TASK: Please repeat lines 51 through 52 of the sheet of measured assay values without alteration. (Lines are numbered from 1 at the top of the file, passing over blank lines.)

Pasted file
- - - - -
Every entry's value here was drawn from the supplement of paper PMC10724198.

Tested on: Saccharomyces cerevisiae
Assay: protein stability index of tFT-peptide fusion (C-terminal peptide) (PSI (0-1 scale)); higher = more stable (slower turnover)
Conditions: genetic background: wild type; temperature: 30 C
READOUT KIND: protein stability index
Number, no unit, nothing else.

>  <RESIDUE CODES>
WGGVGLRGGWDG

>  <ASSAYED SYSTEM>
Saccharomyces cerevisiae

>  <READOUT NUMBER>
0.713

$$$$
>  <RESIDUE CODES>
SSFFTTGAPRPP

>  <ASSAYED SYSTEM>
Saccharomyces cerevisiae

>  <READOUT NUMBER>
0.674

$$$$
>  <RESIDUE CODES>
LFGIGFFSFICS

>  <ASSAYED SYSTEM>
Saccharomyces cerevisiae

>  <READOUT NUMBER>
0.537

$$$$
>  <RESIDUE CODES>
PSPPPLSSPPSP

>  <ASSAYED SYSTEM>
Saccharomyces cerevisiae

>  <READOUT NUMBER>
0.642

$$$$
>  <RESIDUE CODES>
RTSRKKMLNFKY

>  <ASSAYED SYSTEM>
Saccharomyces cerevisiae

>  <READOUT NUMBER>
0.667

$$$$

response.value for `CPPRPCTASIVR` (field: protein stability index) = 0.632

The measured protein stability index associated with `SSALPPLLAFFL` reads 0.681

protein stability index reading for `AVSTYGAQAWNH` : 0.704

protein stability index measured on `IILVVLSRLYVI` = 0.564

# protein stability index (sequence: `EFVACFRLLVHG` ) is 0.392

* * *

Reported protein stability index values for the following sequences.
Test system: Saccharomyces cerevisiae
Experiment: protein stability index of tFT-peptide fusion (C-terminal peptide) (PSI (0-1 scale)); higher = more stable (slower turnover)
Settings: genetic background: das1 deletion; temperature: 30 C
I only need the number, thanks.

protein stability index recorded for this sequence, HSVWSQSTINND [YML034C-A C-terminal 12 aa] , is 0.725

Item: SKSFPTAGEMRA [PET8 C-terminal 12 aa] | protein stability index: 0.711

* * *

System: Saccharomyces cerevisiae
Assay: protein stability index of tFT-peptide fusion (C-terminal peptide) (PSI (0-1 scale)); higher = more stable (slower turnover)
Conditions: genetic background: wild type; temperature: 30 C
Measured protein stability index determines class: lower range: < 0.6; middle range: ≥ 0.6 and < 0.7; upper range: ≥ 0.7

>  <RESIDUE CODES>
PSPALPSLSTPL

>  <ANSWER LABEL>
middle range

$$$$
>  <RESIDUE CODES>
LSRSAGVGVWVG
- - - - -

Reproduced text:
Settings: genetic background: das1 deletion; temperature: 30 C
I only need the number, thanks.